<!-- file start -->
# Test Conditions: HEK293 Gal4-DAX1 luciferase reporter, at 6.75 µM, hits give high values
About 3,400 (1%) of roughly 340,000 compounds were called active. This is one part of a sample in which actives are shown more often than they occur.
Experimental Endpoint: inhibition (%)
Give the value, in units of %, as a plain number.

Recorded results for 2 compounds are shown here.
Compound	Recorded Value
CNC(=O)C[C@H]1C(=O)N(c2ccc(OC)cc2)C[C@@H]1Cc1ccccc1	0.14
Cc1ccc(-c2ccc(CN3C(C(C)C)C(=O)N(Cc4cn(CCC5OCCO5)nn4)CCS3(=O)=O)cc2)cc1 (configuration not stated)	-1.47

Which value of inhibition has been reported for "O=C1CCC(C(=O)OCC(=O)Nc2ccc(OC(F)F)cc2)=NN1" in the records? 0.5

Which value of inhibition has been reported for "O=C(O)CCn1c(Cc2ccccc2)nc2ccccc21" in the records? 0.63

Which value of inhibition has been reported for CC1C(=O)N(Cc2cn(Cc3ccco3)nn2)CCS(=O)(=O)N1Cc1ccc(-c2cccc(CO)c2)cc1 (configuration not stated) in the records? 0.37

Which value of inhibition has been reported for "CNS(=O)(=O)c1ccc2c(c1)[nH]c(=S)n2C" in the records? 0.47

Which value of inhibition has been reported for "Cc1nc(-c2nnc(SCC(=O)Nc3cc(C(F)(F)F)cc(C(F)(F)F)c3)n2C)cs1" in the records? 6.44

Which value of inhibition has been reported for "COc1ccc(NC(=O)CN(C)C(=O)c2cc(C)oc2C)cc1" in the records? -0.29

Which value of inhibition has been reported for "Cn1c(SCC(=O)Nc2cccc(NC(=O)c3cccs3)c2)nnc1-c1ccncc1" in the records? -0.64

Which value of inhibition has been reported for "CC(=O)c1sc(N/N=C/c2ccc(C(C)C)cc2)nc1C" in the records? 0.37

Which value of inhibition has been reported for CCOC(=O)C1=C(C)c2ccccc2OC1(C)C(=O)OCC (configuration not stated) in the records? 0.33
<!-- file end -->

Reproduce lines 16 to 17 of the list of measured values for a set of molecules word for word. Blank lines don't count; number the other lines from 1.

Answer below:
Which value of inhibition has been reported for "CC(=O)c1sc(N/N=C/c2ccc(C(C)C)cc2)nc1C" in the records? 0.37

Which value of inhibition has been reported for CCOC(=O)C1=C(C)c2ccccc2OC1(C)C(=O)OCC (configuration not stated) in the records? 0.33